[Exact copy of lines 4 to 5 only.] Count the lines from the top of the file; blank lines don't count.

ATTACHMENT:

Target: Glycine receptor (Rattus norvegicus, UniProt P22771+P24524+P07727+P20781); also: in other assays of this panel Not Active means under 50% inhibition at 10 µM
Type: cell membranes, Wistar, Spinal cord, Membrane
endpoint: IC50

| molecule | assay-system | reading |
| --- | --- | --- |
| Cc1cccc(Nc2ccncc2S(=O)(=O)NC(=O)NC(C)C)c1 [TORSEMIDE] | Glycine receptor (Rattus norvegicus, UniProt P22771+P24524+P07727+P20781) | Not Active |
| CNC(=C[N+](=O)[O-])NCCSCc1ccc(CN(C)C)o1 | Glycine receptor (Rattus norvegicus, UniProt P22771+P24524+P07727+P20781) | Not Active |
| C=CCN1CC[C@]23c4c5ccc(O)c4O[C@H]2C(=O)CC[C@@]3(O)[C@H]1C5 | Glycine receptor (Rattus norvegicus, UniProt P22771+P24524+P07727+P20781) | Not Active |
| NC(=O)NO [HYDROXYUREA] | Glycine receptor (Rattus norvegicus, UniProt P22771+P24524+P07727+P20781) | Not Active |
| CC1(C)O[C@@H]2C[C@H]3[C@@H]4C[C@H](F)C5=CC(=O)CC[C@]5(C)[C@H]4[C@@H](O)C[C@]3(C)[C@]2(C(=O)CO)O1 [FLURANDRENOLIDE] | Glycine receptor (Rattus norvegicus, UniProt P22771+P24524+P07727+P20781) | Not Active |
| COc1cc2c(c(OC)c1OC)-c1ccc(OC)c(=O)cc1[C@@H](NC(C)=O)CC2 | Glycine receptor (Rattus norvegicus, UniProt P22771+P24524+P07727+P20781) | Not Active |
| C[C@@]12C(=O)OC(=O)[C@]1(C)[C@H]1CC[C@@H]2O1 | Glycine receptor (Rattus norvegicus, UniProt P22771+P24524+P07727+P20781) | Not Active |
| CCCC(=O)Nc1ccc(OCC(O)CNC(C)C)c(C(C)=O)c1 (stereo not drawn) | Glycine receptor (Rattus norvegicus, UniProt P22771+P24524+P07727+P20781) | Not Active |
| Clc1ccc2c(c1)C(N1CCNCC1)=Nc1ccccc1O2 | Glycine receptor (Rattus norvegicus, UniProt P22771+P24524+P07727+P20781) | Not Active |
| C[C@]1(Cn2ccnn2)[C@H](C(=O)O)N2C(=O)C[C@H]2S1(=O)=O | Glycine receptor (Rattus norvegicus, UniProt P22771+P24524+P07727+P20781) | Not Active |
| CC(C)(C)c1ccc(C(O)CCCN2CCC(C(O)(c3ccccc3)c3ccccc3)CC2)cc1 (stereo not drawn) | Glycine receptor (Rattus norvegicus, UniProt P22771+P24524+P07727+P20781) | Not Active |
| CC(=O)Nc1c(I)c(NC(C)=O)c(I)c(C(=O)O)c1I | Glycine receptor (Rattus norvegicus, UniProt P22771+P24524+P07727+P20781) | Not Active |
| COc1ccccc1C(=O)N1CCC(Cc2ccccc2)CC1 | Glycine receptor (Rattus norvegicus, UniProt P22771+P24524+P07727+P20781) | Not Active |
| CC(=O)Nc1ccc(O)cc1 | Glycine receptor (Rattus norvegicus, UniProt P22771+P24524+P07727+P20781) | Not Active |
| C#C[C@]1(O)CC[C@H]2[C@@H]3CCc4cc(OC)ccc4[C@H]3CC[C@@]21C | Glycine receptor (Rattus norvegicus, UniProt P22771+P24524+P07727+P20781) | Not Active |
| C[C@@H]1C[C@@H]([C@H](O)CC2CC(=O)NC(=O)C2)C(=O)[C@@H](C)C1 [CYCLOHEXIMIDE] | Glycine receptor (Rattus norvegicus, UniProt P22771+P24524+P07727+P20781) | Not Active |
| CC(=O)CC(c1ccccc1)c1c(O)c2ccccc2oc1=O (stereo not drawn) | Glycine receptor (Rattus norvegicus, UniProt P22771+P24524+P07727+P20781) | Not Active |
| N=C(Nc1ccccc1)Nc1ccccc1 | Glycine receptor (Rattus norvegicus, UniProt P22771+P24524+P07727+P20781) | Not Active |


| molecule | assay-system | reading |
| --- | --- | --- |